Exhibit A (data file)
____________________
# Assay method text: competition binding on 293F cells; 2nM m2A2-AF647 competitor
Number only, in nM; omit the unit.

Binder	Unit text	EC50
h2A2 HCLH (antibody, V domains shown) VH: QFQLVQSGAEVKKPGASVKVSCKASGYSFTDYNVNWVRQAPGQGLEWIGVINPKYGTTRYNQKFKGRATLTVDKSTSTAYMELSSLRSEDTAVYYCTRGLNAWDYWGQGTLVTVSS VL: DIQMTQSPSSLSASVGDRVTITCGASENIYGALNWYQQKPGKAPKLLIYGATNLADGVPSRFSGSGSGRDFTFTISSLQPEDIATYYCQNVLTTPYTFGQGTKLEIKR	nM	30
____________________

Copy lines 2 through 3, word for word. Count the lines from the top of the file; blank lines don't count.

Number only, in nM; omit the unit.

Binder	Unit text	EC50